Azerbaijan's participation in the CSTO depends on respect for its terms - Expert | Eurasia Diary -

22 September, Wednesday

Azerbaijan's participation in the CSTO depends on respect for its terms - Expert

Interviews A- A A+
The Collective Security Treaty Organisation (CSTO), established on the initiative of Russia. It has been operating for more than 27 years. It is a fact that Azerbaijan has been a member state to CSTO in 1993-1999. The main goal of the CSTO with currently its six members and two observers is to support the countries in the region that have economic and especially military problems. However, today the problems between many member states of this organisation remain unresolved.
According to news agencies, a meeting of the Council of the Parliamentary Assembly of the CSTO member states was held in Dushanbe last week and it was decided to establish an institute of partner countries in the bloc. The press service of the Russian State Duma said that the proposal was made by the speaker of the State Duma Vyacheslav Volodin.
According to him, the CSTO partner countries will not have a decisive voice in its structures, but will have the right to participate in the preparation of documents and the development of collective decisions. According to Volodin, this will strengthen relations with "countries that share the principles of the bloc member states."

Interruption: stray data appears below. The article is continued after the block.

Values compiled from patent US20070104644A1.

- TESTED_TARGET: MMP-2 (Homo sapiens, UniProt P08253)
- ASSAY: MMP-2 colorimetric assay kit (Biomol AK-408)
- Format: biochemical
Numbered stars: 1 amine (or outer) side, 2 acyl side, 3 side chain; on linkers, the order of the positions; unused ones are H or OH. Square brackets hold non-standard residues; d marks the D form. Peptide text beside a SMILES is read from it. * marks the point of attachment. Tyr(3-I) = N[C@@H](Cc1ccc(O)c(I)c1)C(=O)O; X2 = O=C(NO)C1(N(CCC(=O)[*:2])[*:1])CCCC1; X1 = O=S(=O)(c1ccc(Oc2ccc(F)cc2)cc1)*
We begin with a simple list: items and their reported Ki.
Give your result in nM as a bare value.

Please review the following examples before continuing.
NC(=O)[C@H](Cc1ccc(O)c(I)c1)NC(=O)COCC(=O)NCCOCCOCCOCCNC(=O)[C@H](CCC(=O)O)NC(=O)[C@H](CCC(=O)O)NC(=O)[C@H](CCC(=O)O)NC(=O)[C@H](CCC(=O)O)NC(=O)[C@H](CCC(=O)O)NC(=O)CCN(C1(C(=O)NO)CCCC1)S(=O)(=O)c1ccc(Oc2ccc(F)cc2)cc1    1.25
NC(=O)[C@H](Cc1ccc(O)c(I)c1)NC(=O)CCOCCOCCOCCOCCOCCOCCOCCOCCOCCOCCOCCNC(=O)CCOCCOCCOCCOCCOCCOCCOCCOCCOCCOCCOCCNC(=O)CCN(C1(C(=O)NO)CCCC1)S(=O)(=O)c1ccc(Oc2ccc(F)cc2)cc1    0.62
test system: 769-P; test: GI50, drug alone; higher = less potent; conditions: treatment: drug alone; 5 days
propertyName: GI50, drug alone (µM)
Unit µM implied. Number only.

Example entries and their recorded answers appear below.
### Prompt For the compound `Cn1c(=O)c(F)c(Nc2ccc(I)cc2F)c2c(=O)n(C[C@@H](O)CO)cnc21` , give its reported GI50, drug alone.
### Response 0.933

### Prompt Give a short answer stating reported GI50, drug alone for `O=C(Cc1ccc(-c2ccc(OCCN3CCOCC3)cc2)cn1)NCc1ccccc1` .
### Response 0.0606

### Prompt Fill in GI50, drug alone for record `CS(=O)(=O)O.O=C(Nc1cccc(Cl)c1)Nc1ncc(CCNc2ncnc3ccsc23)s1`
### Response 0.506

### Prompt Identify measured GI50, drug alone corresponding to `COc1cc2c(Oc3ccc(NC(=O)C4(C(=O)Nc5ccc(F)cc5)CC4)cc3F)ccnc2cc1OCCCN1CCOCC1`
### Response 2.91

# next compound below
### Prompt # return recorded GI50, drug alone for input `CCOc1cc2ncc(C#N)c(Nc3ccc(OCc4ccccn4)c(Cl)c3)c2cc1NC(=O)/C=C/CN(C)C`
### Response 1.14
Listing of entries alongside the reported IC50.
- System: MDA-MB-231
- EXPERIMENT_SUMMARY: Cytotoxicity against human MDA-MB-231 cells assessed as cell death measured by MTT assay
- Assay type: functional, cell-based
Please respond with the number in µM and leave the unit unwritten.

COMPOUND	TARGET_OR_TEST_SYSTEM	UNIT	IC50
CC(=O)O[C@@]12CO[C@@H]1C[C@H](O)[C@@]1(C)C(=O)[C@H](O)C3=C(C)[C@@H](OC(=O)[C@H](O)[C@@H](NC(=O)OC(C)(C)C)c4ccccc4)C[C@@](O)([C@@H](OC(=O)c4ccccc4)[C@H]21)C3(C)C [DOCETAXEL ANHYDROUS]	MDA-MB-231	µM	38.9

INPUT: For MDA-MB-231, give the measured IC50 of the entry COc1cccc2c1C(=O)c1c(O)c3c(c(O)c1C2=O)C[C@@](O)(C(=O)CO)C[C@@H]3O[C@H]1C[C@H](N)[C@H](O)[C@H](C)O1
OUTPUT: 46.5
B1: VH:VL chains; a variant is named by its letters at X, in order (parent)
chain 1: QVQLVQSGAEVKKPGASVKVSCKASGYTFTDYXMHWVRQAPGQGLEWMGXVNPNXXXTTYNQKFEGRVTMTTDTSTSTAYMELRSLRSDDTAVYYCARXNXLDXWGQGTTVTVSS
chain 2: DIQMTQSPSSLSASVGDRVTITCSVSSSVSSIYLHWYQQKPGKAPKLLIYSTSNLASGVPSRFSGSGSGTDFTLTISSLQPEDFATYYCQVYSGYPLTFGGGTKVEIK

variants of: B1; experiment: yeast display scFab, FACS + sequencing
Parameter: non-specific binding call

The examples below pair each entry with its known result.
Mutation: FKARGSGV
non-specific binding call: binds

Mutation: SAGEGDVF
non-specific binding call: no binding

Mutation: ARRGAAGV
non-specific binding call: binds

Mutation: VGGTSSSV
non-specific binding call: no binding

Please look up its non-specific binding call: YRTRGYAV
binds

Volodin also said that a number of countries are interested in cooperation with the CSTO.
Leonid Kalashnikov, head of the State Duma's Committee on Eurasian Integration, said that the countries most interested in this format are Azerbaijan and Pakistan. According to Kalashnikov, "although it is not acceptable to talk about it," these countries have long expressed their desires to obtain observer status at the CSTO.
It should be noted that the issue of Azerbaijan's observer status in the CSTO has been raised many times before, but each time Irevan put an end to the issue, saying "we will use the right of veto." On the other hand, it is still unknown what the observer status in the CSTO can promise to Azerbaijan, and to what extent the influence of this organisation in general can play a role in solving problems.
Political expert Sadraddin Soltan has given an interview to Eurasia Diary on all these issues.
- First of all, what is the effectiveness, prestige and influence of the CSTO at the international level?
- As you know, the CSTO came into being after the collapse of the Soviet Union. In fact, this organisation is like imitating something. For example, I would say that the CIS resembles the collapsed USSR, and the CSTO resembles the Warsaw Pact. In doing so, Russia has in fact created a kind of military bloc in response to NATO, especially against the West. Apparently, the member countries of this organisation do not have such a serious conflict with the United States, Europe or NATO. Only because Moscow has conflicts with the West, Russia creates various political and military alliances with countries that are inclined to it and want to cooperate with it. That is why I think the CSTO is a very weak and toothless analogue of the Warsaw Pact.